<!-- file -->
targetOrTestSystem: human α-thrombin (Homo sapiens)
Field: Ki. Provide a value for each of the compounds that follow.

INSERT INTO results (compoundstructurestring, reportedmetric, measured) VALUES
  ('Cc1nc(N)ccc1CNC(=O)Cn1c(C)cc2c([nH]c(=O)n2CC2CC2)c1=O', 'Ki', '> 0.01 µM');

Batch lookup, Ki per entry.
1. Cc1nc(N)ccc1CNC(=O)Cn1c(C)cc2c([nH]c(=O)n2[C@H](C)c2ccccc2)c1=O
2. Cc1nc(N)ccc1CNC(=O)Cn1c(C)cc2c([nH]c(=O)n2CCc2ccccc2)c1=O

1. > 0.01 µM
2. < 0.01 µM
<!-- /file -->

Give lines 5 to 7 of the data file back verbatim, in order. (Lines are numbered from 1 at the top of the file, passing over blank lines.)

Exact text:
Batch lookup, Ki per entry.
1. Cc1nc(N)ccc1CNC(=O)Cn1c(C)cc2c([nH]c(=O)n2[C@H](C)c2ccccc2)c1=O
2. Cc1nc(N)ccc1CNC(=O)Cn1c(C)cc2c([nH]c(=O)n2CCc2ccccc2)c1=O